Thanks, Mark … I just cannot comprehend the coverups and “reassignments.” And this is a global problem within the church, not just in the U.S. … It’s beyond sick.


  4. chmjr2 says:

    This story and too many more like it are so sad on many levels. My family had a brush with a priest that abused children. While my family was not abused friend’s family were. One more thing that also saddens me is people like you and so many others that have lost faith. The world needs good people of faith. I try to maintain mine but it is hard at times. I look at the priest during Mass and wonder are they guilty or what did they know? It is not fair and I do pray on it. I still believe in God and the Catholic Church but it does take a little more work.


  5. Jim McKeever says:

    Charles, your comment says it all. Your family’s brush with a pedophile priest confirms how widespread the problem is, and I’m sure you are not the only one who looks at the priest each week and wonders if he’s one of “them.” I consider myself spiritual, rather than religious, and I do try to do right by others, failing regularly. I don’t need organized religion to guide me in that, although I should give credit to how I was raised (by two devout Catholics). I suppose some of the good I do comes from that. But the hypocrisy and the criminal activity in the church are too much for me to forgive, honestly. I respect others’ right to worship as they please. But when people use religion, or God, to justify criminal behavior — especially when the victims are children — I can’t accept that. Thank you for your thoughtful comments, as usual. Jim


  6. ermigal says:

    Thanks for shining a light on this topic, Jim. I also am “lapsed” and this was a major factor. Where is the justice, and how does The Church get to decide if a charge is “credible?” It must be taken out of their hands completely. Blessings to those Catholics who are still working in the trenches with the poor, refugees, and others who need love in action.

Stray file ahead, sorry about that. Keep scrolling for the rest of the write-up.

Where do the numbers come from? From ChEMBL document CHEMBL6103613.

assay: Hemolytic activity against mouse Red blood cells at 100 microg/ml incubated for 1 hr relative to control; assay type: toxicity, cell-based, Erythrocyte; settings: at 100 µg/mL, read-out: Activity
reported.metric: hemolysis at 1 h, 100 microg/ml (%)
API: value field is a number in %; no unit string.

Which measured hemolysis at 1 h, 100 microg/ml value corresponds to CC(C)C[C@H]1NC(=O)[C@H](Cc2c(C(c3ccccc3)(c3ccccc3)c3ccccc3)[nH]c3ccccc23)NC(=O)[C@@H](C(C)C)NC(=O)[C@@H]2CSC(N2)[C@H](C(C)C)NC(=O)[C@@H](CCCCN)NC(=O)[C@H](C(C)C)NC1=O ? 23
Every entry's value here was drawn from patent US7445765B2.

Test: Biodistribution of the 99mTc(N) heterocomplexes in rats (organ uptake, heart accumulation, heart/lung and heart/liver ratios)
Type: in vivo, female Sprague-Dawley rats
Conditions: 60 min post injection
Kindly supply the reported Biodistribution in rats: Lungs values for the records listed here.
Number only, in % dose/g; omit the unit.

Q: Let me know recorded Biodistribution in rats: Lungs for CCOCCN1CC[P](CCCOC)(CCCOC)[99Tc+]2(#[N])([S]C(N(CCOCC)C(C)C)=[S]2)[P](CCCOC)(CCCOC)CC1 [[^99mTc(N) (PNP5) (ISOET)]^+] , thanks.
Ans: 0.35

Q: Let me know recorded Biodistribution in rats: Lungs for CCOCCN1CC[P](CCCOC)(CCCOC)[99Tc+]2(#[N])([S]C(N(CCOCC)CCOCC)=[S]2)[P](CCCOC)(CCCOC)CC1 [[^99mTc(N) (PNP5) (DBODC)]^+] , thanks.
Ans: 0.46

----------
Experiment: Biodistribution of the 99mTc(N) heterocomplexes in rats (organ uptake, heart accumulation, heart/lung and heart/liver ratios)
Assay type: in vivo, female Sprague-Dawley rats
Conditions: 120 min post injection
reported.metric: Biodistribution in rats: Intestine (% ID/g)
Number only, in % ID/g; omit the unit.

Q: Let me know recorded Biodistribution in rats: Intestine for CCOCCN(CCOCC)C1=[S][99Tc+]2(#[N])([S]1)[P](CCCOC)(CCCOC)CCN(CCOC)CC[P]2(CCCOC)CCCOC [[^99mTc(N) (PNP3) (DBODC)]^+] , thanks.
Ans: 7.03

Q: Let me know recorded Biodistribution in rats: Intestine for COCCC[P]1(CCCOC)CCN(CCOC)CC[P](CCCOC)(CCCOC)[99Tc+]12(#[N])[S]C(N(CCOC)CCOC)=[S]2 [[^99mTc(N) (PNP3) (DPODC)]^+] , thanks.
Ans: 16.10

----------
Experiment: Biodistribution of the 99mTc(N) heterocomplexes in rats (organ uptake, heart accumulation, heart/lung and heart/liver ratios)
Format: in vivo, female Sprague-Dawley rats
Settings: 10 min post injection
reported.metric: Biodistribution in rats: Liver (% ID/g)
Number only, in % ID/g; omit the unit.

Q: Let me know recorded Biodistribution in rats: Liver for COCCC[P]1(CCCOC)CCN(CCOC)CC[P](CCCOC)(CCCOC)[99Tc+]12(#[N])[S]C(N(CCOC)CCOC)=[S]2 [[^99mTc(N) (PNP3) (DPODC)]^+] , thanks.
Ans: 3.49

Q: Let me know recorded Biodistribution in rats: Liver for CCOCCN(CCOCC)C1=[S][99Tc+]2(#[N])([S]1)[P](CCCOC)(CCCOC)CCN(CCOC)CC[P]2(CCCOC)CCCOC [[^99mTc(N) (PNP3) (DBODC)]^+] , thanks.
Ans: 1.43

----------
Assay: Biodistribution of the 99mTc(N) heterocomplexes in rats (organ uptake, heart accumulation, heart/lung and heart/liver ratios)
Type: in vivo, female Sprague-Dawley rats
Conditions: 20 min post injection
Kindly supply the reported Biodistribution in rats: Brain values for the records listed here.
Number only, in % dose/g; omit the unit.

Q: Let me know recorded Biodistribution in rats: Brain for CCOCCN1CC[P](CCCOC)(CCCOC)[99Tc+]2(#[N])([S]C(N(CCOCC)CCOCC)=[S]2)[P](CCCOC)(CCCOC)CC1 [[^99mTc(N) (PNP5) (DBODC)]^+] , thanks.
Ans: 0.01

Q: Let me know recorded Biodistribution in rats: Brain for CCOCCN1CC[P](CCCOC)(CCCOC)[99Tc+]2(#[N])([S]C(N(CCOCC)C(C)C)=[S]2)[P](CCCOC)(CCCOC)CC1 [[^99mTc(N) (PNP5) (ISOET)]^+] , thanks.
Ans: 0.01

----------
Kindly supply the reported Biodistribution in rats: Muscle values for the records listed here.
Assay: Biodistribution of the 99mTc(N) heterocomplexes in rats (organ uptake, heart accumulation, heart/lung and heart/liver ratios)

7. Though I’ve lapsed, it’s not for this reason. But know many who have left loudly for this very reason. But I know others who have kept their faith, based on their faith, not man/men. Like you and others, if a person commits these heinous acts against children there should be no hiding behind or in any church. And anyone found actively and knowingly hiding them should be treated as any other knowingly hiding criminals. There is no excuse. Period.


  8. JB says:

    Jim, the revelation and article does a lot of good. It’s important that the activity not be hidden. Not until it is resolved to the degree it might ever be resolved. The biggest benefit I rec’d from divorce was excommunication from the church. I take that as a high honor. The church exited me. I did not exit the church. Though over time I may have slipped away – certainly the revelations would have hastened my exit. My background is near identical to yours. Catholic schools. Altar boy. I have not heard of one instance amongst my peers from that time of abuse. Good timing? Good luck? Or good priests? I’d like to understand the % of abusive priests vs non. Not that it will make any difference to the victims. One abusing priest is too many. It’s important to know what folks are dealing with. If a large % are abusive? Perhaps it is much more of a systemic problem than is being dealt with. Perhaps we lapsed, exiled, or excommunicated Catholics can be part of the solution as we are free to express our outrage an indignation absent an active Catholic’s compromise.


    • Jim McKeever says:

      Thanks, John … it’s definitely a systemic problem that needs to be taken care of from the outside, since the church has proved time and again that it can’t be trusted to do the right thing. One of the most galling anecdotes in the media accounts describes how the altar boy told another priest what was going on, and the priest slapped him in the face and told him to never tell anyone else. Yes, there are plenty of good priests, and I’m sure they outnumber the pedophiles. I’m just not sure they outnumber the enablers. Jim


  9. Jim I can see why you would read this over and over each Christmas it can be a very sad time of year. But there are so many beautiful souls out there that sense it and help others. Kath